Capitol Theater (Suggested by listener Sue Story, Research Assistant Ren Davenport)
The Salt Lake Valley was originally home to the Paiute, Shoshone and Ute tribes. The first US explorer credited with coming to the area was Jim Bridger in 1825. Army officer John C. Fremont surveyed the Salt Lake Valley in 1843 and 1845 and the Donner Party would also come through the area in 1846. The first permanent settlers would be Mormons who arrived in 1847 and this would become their domain. Construction began on the Salt Lake Temple in 1853, which is a well known landmark worldwide today. The Mormons wanted to call their settlement Deseret, but the US government would not allow it and instead referred to it as the Utah Territory and appointed Fillmore as the capital. In 1858, Great Salt Lake City replaced Fillmore as the capital and later the name was shortened to Salt Lake City. It would soon become one of the most populous cities in the West.
G. Albert Lansburgh was born in 1876. He was an American architect trained in both America and Paris. He launched his career in San Francisco shortly after both the devastating earthquake and fire that nearly destroyed the city. He designed numerous buildings for the city and one of those was a theater for the Orpheum Theater Circuit, that was based in San Francisco. Gustav Walter was a vaudeville actor who founded the Orpheum Opera House in San Francisco. Orpheum theaters were known for featuring vaudeville acts throughout the country. Orpheum would eventually become RKO. Lansburgh went on from that first theater design to design 50 more theaters and he became famous for that kind of architecture. One of those theaters was the Orpheum Theater in Salt Lake City.
The Capitol continued to be privately owned until the city bought the theater in 1976 and restored much of it back to its original look. Today, the theater features many Broadway touring productions and has a very strong Ballet program in conjunction with the Ballet West Company, which renovated the theater in 2013, adding the Jessie Eccles Quinney Center for Dance. Productions and stars that have been featured at the theater are "Evening Shade" starring Marilu Henner, "Sweet Charity" starring Molly Ringwald, “Annie Get Your Gun” with Tom Wopat of “Dukes of Hazard” and “The Drowsy Chaperone” with Jonathan Crombie, Gilbert Blythe from CBC Television's “Anne of Green Gables.”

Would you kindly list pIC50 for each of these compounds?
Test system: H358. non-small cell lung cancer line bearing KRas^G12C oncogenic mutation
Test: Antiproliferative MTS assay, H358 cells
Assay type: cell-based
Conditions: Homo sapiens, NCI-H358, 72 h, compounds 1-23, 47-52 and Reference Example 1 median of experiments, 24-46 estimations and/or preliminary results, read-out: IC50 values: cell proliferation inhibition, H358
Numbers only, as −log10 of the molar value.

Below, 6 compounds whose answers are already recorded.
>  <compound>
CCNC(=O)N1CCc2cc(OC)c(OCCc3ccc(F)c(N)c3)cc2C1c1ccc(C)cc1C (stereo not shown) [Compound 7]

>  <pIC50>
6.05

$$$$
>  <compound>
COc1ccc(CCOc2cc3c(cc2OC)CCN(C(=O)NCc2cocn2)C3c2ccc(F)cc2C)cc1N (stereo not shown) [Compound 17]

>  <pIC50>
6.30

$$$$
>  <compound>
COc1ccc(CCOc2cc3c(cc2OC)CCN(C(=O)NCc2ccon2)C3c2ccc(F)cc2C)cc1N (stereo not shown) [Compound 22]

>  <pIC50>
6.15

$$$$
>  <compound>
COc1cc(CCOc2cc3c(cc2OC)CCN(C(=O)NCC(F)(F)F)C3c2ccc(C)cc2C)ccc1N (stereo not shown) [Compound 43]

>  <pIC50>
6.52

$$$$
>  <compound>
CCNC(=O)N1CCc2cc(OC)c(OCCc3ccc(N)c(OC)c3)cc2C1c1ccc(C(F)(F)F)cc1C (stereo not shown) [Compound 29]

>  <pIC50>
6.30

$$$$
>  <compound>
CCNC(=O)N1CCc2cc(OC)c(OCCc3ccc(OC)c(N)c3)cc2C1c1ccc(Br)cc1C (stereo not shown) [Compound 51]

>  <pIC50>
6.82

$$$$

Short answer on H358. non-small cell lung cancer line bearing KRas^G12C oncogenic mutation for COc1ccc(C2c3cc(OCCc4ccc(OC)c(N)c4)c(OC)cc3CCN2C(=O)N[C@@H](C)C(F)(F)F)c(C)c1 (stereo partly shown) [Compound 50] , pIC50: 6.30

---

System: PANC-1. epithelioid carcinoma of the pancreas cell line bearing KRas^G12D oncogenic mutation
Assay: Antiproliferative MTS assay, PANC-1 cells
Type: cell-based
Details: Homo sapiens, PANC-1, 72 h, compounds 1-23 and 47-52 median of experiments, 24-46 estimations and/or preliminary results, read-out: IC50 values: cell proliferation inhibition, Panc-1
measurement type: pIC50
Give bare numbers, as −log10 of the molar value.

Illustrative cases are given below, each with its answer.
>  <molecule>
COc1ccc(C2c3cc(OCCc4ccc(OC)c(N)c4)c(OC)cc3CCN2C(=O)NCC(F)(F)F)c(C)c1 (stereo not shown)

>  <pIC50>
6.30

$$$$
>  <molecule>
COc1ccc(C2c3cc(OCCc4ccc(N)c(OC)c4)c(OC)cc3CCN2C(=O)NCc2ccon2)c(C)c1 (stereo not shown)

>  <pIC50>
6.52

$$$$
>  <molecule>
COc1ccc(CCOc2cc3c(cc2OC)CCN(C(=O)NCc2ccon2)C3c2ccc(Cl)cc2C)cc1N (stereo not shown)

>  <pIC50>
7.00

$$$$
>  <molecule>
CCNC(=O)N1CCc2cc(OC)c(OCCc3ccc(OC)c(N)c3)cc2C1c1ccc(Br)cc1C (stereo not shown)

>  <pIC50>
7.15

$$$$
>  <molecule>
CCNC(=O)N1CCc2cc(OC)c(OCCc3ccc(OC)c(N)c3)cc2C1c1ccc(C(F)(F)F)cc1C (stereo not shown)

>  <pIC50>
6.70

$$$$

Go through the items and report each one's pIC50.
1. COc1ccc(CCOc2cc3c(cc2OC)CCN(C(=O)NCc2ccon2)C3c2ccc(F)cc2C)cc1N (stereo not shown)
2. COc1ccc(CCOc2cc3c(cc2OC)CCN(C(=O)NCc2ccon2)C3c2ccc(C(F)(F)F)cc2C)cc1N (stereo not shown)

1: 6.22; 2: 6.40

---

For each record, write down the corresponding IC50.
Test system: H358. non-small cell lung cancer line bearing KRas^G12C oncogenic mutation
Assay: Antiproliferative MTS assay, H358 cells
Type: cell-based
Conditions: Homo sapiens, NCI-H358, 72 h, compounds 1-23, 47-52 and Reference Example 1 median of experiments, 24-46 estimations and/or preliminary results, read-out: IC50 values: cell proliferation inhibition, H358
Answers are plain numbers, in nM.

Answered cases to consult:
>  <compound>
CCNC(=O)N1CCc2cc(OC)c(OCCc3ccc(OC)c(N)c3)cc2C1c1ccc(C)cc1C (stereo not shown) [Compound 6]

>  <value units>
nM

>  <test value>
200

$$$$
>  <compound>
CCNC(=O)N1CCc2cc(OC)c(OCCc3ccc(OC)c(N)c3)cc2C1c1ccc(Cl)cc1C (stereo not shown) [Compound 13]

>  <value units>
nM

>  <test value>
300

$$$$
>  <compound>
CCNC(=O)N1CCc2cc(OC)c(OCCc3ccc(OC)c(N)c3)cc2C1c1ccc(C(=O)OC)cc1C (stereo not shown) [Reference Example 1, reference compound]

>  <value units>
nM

Tragedy knows this spot well. Before the Capitol Theater was built here, there stood the Old Walker Opera House. It was burned completely on July 4, 1890. In a weird twist of fate or in an odd coincidence, on July 4th, 1949 a fire broke out in the basement of the Capitol Theater. Six hundred patrons managed to escape the blaze, but unfortunately one young usher did not. Richard Duffin was 17 when he died because of smoke inhalation during the fire. He and two other employees were fleeing after trying to put out the fire. Duffin tripped in the basement and his body was saved by a daring retrieval made by Fire Captain William A. Limb. Duffin had only been employed by the theater for three weeks. No cause for the fire could be found.
One of the reported hauntings features Richard Duffin. He reportedly moves lights, unplugs extension cords, slams doors and moves the elevator up and down. Probably the most famous experience involving Duffin, occurred to Officers Dave Murphy and Morgan Mathews. Their accounts were featured on the the TV show “Paranormal Witness” that aired on the SyFy channel. Officer Murphy was hired to be a protective officer for the Capitol Theatre under the supervision of Officer Matthews. On his first training shift, he experienced slamming doors when no one was around, lights that would turn on seemingly on their own and doors that he knew he had locked, flung open even though he was the only one around with keys to the doors. On another night, Officer Mathews heard whispering voices behind him and when he turned around, there was no one there. He checked the building and could find no one, but when he got closer to the basement he smelled smoke. He investigated the basement and the rest of the building and there was no fire anywhere.